participating in the hall’s many programs and staying
on level A or B for good behavior and attitude. Two
days at the hall equals one day at the ranch.
“The judges provide feedback on what they like about
the minor’s progress and what changes they want.
Then I see the kids everyday and do daily counseling
groups and one on one sessions so each one can talk
about problems and move toward resolution.” Before
they created this position, the minor’s PO wrote the
review even though their contact with them was minimal. Now with Cortez at the helm, the minors get the
help they need to be successful at the ranch.
Santa Clara County Juvenile Hall
EMQ Children & Family Services is nationally recognized for innovation in family-centered programs
that help children recover from issues such as severe
depression, thoughts of suicide, or drug abuse – and
keep families together. The private nonprofit annually
helps almost 7,000 children and their family members
every year through programs like Family Finding,
Wraparound, support and educational services.
EMQ programs are offered to the minors and their
families by a Probation Officer (PO). The PO sends in
a referral and services are coordinated through the PO
and EMQ Program Managers after discussing which
program would best fit the minor upon release.
Our Systems of Care program, for example, provides
services tailored to the unique strength, values, and
norms of each child and family. We serve adolescents
who are at risk for becoming further involved with the
Juvenile Justice system. Our array of services to each
child and family may include assessment; individual,
family and group counseling; rehabilitation services;
parenting skills training; medication evaluation; 24hour on call response; crisis intervention; support to
caregivers, behavioral support plans and advocacy in
educational settings; linkage to community resources;
and referrals to other EMQ programs.
We also reach youth through our Addiction Prevention
Services that provides drug and alcohol awareness,
education, and prevention in schools, after school programs, and the Celebrating Families Initiative. For more information go to http://www.emq.org or call
Carly Mitchell, EMQ Community Development Coordinator at (408) 876-4161 Tahoe, a pitbull who visits as part of the Furry Friends
program is a favorite among the minors.
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Santa Clara County Juvenile Hall
Care Behind Bars–Health Education a Priority by Chia Chen continued from March InsideOut
cake and finished the whole cake
by herself? She just knows that
when she is alone eating is the only
way she feels she is in total control.
Teen Pregnancy Committee Chair:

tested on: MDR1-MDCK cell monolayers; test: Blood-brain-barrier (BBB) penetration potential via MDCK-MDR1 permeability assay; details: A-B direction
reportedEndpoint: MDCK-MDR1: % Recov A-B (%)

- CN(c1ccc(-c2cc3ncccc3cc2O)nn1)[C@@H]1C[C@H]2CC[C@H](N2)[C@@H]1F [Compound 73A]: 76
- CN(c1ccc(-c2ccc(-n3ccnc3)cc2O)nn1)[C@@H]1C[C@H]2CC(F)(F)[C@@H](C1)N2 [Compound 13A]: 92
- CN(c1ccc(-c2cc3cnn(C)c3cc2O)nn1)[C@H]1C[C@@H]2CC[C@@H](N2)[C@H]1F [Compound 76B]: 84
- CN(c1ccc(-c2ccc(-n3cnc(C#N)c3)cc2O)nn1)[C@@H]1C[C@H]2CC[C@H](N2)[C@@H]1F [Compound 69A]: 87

Eve, Pharmacist: Zoe, Nurse Mgr:
Chia, Sleep Disorder and skin problem Committee Chair: Kerry
It is an amazing experience to
share our knowledge of health and
healthy practices with the minors
and hear their stories. We could
never understand why a girl would
stay in an abusive relationship unless we listened to her story about
how she struggled with her low selfesteem and the craving for love and
attention even when the relationship
turned bad. The results are often
bruises and black eyes and the girl
usually doesn’t have any support
system to verbalize her concerns.
What’s dating violence? What’s
wrong when a boyfriend punches
you? When you’re growing up in an
environment where your father hits
your mother almost everyday, how
can we expect her to understand
dating violence?
How do we teach a gang affiliated
boy not to use dirty needles, when
all his male relatives have multiple
tattoos and share needles for IV
heroin? How can a 15 year old
pregnant girl understand the risk of
teen pregnancy when her mother
and grandmothers all had children
during their teens? How can a dia6
betic girl go home, bake a chocolate
Seeing how the young people can
apply what we teach them is rewarding. When a child is able to self
inject insulin correctly, an asthmatic
minor is able to demonstrate a correct method of using an inhaler, a
pregnant girl shows you the various
foods which are rich in folic acid,
a teenager tells of the importance
of eating high calcium food, a boy
with tattoos advises his peers how
to avoid IV drugs in preventing HIV/
hepatitis C, or a diabetic boy looses
32 lbs., we jump up and down with
joy for the kids. We celebrate their
success in learning-there is no a
better reward.
We lead them with various games
that are not only educational, but
also fun. There was a touching moment when a girl tells how she got
into prostitution because of drug addiction. Another told her life story of
bouncing between 23 foster homes
in five years. What is the definition
of home for one who never experienced Christmas in her life? Her
beautiful innocent eyes were seeking for approval when she asked if
she could come back to Juvenile
Hall next year to assist with decorating the clinic for the holidays! “I
know how to come back to Juvenile
Hall, it is so easy.” It is sad to learn
that many of the kids have asked if
they could stay in the Juvenile Hall
even though they have served their
time because they feel a sense of
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Santa Clara County Juvenile Hall
SCC Probation Department’s Volunteer Programs in JH
belonging here than on the out.
Alcoholics Anonymous: Group meetings for minors with alcohol abuse problems.
Kids growing up in the world of
advertizing often believe that any
medical problem can be resolved
with a pill. Compounded with their
low self esteem, they easily get
hooked on medication. Juvenile
Hall’s pill call carts even have a
poster which reads, “Do you have
a dream, ask your nurse.” This is
where the self-esteem committee